Paul Forte’s objects have this aura. They may not quite be ready-mades, but they convey the sense of something that pre-existed their appropriation as art, as if salvaged from a museum of discarded instruments. And they feel as if they belong to an era in the history of thought, when the boundaries between science and magic were not yet charted, and the scientific demonstration was not entirely different from a magician’s performance or even a spiritualist séance, in which reservoirs of existence in adjacent worlds could be tapped for reassuring communications. Forte describes the various art movements of the early 1970s in the Bay Area, each in its way a Duchamp tributary. But his work seems to me closest to that phase of Duchamp’s evolution which was centered on the Arts-et-Metiers museum, where he began to see ways of making art that evoked science and engineering, magic and eroticism, when in his view painting was washed up, and artists had a world of wonders to explore. Even Forte’s extraordinary photograph, Swallowing Sunlight, has the look of documenting a strange phenomenon, indeterminately situated on the boundary of nature and spirit, as when Mary is transradiated by the Holy Ghost.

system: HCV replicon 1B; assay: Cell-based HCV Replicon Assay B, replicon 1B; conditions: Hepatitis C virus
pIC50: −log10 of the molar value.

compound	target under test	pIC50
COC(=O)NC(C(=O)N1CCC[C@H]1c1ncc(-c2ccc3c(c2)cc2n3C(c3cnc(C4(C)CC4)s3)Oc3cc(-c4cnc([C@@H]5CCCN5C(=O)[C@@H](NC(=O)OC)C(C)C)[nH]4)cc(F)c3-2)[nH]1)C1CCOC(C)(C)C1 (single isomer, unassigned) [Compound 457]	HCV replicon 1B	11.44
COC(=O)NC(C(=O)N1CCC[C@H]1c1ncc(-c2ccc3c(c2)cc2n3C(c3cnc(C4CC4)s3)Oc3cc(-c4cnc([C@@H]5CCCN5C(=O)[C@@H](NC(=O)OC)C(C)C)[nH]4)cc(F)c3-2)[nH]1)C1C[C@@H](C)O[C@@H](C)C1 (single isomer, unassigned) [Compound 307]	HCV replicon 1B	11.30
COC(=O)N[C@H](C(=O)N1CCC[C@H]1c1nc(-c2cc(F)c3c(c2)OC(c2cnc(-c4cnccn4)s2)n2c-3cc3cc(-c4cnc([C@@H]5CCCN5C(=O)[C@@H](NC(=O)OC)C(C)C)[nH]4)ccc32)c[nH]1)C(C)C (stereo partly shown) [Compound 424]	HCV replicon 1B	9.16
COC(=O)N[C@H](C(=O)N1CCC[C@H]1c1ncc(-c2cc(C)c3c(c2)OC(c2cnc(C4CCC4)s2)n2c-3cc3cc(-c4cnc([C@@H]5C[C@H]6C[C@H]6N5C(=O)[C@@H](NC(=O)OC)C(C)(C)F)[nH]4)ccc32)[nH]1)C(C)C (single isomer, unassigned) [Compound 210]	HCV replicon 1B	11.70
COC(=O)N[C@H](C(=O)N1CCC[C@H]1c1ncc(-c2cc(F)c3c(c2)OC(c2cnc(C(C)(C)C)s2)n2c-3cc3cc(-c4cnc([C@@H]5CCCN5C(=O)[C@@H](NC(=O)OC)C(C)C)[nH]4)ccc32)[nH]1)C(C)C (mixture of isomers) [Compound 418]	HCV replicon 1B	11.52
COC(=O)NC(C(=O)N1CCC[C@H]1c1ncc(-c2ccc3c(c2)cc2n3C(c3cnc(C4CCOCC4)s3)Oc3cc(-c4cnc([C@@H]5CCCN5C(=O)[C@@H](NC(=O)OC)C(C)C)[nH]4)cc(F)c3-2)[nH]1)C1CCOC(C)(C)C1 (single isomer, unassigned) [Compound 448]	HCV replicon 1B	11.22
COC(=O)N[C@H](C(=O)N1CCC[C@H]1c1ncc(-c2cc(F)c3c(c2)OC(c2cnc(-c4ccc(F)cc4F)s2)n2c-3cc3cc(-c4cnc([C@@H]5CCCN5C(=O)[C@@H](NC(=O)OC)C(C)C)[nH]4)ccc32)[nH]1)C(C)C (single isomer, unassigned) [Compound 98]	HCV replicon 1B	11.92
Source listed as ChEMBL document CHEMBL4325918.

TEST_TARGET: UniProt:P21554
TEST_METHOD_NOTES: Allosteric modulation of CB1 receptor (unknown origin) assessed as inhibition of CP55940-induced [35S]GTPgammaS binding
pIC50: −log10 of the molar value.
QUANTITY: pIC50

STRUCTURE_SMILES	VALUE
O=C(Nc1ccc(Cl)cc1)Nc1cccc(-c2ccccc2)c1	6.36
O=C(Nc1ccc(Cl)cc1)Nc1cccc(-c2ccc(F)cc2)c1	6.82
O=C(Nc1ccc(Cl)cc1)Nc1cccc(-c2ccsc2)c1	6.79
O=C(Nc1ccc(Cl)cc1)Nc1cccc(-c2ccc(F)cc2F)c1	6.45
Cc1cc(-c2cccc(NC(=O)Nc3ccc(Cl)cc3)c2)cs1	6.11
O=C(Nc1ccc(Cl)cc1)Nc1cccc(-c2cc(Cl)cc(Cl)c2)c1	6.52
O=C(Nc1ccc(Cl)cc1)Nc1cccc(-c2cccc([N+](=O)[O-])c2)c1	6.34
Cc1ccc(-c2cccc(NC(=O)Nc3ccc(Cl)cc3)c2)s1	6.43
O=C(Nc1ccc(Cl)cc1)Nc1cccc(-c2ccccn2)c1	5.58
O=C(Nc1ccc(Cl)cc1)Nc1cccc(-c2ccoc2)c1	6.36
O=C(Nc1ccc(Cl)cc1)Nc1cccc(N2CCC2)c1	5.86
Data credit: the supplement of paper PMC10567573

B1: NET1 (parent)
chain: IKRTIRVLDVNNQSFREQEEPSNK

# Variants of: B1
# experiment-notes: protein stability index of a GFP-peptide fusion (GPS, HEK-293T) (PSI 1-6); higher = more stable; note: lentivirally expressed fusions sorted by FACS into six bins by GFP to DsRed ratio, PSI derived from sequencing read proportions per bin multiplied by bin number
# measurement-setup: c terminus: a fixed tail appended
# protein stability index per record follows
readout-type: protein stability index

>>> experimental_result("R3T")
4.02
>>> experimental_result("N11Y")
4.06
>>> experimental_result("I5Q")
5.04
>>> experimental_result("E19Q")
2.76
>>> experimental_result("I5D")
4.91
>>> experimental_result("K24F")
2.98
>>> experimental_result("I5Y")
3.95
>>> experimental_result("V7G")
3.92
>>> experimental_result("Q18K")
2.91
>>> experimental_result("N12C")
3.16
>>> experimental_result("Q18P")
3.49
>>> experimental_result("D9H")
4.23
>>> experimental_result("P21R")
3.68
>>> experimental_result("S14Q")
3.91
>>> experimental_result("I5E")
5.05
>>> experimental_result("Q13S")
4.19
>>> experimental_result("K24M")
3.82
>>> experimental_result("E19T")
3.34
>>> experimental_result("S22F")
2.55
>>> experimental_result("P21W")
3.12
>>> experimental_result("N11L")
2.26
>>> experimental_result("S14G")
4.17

I have seen old photographs which show goateed scientists on some platform, wearing the frock-coat and striped trousers affected by magicians, dazzling their audiences with electrical discharges and dramatic chemical reactions, or the wonders of the x-ray, much as magicians would pull pigeons out of a hat or saw a woman in half. Such demonstrations belong really to the early history of performance art, and Forte’s performances of the mid-1970s – Swallowing Sunlight or Orphic Descent - use light as if in some ritual enactment, making higher powers present in ways that unite the priests and shamans of a primitive culture with mediums and spiritualists, on the one hand, and the physicists and chemists who astonished our great-great grandparents with dramatic entertainments. And who knew in those years whether animal magnetism or parapsychic forces would not join gravity and electromagnetism in forming the scientific picture of the world? The one time I saw Forte’s work in any depth was at his show at the Kim Foster Gallery in New York, where my impression was precisely that of a collection of fitted cases that scientific performers would open to set up the experiments that would draw gasps from credulous viewers, and at the same time instruct them in the marvels of the world.